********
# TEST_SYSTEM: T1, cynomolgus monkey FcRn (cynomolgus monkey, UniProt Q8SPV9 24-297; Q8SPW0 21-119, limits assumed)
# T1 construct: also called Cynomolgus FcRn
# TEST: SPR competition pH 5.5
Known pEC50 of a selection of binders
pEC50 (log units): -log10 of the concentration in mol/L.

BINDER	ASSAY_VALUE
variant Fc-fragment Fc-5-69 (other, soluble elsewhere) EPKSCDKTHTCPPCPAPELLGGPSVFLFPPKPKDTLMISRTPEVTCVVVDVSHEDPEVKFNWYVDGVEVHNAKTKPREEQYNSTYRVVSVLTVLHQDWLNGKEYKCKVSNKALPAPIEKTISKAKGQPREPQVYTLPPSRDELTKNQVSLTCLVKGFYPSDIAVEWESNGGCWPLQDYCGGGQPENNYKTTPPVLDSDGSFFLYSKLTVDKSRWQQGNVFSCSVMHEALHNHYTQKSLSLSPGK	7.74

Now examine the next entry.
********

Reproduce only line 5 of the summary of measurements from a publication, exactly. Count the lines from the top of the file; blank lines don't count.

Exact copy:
pEC50 (log units): -log10 of the concentration in mol/L.